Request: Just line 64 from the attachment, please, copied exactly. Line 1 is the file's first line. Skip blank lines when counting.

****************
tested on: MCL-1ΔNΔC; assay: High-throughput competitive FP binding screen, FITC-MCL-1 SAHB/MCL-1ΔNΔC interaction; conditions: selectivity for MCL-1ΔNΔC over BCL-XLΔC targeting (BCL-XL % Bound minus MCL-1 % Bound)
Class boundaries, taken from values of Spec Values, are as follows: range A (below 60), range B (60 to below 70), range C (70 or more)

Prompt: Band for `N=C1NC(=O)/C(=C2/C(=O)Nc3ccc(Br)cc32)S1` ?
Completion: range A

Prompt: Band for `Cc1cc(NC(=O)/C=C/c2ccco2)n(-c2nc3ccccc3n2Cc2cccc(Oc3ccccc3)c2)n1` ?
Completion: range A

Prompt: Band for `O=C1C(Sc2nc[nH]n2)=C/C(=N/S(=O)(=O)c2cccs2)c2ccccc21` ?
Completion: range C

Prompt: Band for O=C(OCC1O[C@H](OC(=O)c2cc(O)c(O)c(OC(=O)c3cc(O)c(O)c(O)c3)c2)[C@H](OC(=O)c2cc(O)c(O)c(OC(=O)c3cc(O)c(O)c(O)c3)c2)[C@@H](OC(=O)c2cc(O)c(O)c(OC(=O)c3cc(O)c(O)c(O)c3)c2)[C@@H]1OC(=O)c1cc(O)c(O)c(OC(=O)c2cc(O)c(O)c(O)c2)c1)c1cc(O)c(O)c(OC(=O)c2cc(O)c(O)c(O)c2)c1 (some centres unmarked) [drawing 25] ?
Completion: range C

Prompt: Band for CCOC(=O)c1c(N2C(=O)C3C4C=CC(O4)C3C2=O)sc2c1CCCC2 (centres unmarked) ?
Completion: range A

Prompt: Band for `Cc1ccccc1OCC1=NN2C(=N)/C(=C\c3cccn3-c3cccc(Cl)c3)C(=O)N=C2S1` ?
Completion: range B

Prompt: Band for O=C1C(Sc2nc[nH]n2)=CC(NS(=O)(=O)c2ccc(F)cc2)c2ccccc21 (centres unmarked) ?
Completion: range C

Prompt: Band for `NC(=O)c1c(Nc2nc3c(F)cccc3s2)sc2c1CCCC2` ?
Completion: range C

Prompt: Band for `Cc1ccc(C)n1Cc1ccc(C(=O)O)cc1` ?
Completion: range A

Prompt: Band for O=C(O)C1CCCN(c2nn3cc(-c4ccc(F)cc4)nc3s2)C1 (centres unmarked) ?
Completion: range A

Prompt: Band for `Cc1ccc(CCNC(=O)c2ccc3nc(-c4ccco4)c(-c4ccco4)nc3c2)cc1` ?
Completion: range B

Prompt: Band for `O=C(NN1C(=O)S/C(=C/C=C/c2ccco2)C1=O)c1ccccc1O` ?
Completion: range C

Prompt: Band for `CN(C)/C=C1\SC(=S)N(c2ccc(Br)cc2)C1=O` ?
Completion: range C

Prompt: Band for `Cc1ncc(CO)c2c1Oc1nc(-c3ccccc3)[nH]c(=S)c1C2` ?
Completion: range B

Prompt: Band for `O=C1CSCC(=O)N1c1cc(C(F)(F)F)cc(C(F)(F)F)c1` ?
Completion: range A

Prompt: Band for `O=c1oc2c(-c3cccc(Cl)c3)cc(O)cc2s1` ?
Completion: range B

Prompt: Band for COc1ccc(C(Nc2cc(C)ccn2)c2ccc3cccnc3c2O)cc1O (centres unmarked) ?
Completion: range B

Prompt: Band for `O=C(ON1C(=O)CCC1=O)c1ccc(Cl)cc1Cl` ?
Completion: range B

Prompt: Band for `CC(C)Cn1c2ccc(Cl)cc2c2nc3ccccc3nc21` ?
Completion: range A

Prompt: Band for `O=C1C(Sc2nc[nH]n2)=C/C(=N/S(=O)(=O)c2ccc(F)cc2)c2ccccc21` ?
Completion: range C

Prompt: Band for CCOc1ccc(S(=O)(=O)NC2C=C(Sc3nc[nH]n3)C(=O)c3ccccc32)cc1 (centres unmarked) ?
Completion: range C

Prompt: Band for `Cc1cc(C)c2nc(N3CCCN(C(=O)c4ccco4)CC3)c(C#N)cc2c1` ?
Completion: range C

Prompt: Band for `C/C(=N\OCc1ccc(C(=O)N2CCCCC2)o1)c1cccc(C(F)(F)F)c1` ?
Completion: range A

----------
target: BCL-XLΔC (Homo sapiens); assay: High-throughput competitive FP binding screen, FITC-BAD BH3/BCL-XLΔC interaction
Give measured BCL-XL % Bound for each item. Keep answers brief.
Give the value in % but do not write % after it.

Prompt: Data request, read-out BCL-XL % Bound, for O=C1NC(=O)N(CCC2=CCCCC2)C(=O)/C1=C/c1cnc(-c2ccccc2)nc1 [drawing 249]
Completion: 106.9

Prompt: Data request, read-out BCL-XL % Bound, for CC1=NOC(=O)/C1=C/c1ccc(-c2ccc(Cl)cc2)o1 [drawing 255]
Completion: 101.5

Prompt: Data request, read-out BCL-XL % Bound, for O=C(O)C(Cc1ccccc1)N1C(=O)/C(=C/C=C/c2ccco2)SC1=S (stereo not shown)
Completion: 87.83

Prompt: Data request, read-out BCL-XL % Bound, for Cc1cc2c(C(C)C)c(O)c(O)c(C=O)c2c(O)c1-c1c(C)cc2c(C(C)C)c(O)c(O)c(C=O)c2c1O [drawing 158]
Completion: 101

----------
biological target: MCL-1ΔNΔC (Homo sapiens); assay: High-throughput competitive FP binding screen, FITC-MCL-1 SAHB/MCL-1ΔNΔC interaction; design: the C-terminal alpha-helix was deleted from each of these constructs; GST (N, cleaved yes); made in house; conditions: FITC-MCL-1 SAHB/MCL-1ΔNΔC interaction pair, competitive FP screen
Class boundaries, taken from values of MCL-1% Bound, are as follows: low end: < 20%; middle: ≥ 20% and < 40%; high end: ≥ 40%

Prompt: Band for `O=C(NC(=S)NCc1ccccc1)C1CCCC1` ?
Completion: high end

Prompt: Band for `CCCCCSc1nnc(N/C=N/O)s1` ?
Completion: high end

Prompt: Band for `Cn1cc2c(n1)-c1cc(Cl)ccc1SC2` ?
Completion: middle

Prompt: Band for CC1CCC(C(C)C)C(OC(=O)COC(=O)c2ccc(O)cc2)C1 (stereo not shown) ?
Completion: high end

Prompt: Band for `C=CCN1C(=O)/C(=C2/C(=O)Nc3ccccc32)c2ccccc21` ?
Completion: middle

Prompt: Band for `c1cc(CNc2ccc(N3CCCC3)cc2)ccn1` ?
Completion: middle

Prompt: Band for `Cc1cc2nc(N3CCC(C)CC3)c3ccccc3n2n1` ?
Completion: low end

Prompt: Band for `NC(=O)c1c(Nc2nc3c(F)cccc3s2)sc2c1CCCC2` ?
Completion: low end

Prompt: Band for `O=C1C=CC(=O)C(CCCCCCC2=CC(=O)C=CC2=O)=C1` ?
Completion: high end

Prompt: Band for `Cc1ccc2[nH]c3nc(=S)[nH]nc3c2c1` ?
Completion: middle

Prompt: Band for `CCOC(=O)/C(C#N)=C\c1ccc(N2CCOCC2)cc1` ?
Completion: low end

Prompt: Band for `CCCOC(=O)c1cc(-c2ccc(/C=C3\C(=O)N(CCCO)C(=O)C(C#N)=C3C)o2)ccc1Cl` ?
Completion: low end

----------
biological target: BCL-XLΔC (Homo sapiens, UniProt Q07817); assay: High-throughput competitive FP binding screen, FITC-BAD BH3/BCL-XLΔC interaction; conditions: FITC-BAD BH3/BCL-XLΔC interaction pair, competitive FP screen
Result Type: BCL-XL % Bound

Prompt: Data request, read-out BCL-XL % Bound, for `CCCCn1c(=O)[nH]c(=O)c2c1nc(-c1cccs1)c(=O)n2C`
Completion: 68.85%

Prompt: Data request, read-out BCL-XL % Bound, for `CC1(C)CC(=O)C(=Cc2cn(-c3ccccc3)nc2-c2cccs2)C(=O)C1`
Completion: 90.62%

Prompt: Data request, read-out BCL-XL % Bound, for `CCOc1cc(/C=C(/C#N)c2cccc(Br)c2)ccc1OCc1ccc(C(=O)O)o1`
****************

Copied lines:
Prompt: Band for `O=C(NC(=S)NCc1ccccc1)C1CCCC1` ?